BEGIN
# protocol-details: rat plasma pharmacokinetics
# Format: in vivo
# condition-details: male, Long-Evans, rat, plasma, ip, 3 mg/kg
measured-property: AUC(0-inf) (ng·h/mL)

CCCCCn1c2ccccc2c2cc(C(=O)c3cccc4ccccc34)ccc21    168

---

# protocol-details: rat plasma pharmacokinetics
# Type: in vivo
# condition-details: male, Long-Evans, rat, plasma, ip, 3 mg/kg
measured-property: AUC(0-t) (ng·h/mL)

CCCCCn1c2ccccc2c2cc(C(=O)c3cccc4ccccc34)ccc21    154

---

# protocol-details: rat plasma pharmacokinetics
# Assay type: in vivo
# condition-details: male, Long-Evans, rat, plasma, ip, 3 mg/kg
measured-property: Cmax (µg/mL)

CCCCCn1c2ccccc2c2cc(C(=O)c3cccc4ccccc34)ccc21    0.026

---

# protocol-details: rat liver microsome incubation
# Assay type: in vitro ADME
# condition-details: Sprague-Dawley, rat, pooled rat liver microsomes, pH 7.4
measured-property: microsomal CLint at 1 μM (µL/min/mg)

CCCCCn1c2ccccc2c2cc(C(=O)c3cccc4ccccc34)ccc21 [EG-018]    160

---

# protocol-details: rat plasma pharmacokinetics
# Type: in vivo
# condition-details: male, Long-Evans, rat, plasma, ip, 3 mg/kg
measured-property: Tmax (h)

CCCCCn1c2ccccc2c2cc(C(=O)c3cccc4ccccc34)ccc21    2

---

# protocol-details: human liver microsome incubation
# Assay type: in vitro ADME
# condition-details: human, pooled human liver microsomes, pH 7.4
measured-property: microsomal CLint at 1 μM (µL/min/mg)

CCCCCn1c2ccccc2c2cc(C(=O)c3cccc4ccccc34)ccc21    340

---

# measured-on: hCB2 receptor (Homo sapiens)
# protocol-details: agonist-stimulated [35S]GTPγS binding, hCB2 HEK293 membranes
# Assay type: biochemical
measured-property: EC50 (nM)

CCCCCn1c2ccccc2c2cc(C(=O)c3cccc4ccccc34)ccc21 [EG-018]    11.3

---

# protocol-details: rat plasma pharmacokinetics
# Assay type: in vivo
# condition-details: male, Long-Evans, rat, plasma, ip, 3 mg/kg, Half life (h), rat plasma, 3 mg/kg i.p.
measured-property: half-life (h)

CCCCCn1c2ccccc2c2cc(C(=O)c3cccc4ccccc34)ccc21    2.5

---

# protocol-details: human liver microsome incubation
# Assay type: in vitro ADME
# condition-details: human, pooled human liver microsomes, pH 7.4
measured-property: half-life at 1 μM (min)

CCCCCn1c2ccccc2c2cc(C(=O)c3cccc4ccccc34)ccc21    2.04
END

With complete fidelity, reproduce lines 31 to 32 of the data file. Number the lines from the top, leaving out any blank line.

# protocol-details: human liver microsome incubation
# Assay type: in vitro ADME